Do you think work and wage discrimination are a thing of the past? Think women and men are treated equally at work? Well, if you answered yes, events of late should change your mind. One of the perks of my full-time paying job is that I get to meet some pretty kick-ass people. Yesterday, I attended a seminar in which UC Hastings Professor of Law Joan Williams (my newest feminist icon!) spoke about gender and class culture wars. She discussed the gender wage gap and pointed out that mothers comprise the most discriminated group in the workplace.
“Women earn 77 cents to every dollar a man makes. African-American women earn only 72 cents and Latinas 60 cents for every dollar. According to Evelyn Murphy, president and founder of The WAGE Project, the gender wage gap costs a woman between $700,000 and $2 million over her lifetime. Now if you’re thinking that women certainly must get paid the same wage for the same positions as men, that’s just not so.”
But clueless Christina Hoff Sommers, a scholar and an anti-feminist who happens to be adamantly against women’s studies departments and the Violence Against Women Act (VAWA), criticizes the Paycheck Fairness Act in an op-ed for the NY Times. She actually has the fucking audacity to blame women’s (and men’s) choices on the gender wage gap. She proudly saunters right into the trap that our society perpetuates: that women choose to be mothers and therefore choose to earn less money. But as the fab Professor Williams astutely observes, women don’t choose to be discriminated against; they don’t choose a system that won’t support them. Society perpetually pits married mothers against single women. Hoff Sommers simply fuels this cycle’s continued momentum as she blames women for deciding to give birth. She claims,
“The Paycheck Fairness bill would set women against men, empower trial lawyers and activists, perpetuate falsehoods about the status of women in the workplace and create havoc in a precarious job market. It is 1970s-style gender-war feminism for a society that should be celebrating its success in substantially, if not yet completely, overcoming sex-based workplace discrimination.”
In her glistening ivory tower of privilege, Hoff Sommers implies that feminism is not only a dirty word but passé. This of course is the same jerk who doesn’t think we should discuss gender inequity, says feminists hate men (we don’t) and blames feminism for implementing a victim mentality (as opposed to the empowerment it actually proposes). She blatantly ignores other factors that cause a gender wage gap. Time magazine reported on a newly released study by George Washington University claiming that obese women face a greater gender wage gap. According, to the study, women who are obese not only face greater medical costs than men, they also are paid less in wages than their male counterparts. When you bring race into the debate, women of color fare less well than white women. Women of color also face enormous discrimination, including but not limited to not being hired or having names that sound too ethnic so as not to get called for interviews. But even within offices and industries, women of color may be passed over for promotions.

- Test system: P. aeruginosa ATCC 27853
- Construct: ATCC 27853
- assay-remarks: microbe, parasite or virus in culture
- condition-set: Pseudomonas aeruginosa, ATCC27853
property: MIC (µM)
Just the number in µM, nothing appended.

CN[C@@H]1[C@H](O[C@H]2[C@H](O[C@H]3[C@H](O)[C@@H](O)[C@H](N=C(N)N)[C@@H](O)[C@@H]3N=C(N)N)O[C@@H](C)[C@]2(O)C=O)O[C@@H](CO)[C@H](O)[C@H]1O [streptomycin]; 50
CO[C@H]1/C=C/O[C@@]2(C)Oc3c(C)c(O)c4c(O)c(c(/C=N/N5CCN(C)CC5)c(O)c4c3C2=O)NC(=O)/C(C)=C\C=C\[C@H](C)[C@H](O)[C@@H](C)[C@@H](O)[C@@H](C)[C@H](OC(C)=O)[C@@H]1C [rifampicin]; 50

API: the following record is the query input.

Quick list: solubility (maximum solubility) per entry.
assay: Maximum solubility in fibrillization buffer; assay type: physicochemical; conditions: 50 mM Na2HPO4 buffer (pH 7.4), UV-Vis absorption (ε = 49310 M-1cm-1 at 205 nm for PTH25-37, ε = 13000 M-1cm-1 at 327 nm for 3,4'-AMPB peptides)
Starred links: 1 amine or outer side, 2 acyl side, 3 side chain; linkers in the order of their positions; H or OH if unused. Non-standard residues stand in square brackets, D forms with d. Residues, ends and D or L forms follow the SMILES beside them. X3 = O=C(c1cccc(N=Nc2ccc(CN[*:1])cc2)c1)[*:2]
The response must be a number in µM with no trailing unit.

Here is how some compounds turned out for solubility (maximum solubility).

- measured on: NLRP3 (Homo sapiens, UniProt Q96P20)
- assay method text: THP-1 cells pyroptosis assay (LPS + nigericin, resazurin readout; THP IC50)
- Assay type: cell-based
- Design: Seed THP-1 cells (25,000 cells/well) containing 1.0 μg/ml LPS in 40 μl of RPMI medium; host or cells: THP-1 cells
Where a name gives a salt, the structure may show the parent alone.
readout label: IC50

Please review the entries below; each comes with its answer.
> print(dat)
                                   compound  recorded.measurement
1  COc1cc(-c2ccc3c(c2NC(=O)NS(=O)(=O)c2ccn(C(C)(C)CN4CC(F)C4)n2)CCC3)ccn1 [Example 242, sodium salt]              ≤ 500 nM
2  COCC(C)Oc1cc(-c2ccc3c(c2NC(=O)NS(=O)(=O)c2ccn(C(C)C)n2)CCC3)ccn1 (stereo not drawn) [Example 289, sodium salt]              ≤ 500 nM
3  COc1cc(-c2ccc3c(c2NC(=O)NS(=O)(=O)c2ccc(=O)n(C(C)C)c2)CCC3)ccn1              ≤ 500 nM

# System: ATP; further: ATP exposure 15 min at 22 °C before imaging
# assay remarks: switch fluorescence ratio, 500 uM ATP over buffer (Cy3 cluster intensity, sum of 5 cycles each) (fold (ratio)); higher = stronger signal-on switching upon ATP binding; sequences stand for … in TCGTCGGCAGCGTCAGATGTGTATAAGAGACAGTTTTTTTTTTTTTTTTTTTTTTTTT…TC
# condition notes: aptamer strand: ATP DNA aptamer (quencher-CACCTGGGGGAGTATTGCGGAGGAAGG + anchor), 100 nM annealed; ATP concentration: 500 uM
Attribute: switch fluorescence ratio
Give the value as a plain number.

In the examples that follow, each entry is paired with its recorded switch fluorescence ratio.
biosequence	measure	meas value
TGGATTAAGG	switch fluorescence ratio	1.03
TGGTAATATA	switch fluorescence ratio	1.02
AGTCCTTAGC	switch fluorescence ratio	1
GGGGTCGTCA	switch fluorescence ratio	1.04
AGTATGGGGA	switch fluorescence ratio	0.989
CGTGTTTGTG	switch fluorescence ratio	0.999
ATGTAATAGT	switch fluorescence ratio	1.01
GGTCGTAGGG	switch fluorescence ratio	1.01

But not only are women still not paid equally, they are not always treated equally in the workplace either. Sports reporter Ines Sainz recently faced alleged harassment in the NY Jets locker room. A few athletes cried that women should not be allowed into locker rooms or that women in locker rooms just wanted to look at men’s “packages.” These sexist athletes acted as if locker rooms were hallowed halls, sanctuaries of sweat, temples of testosterone, the…well, you get the point. But this is precisely where sports reporters, male or female, must tread to interview athletes in order to write their story or report on the air. Some of the men crying foul seem reminiscent of the arguments used to denounce unisex bathrooms. But the difference is the locker room is the place to prepare for and celebrate victories and defeats. It’s a component of the job.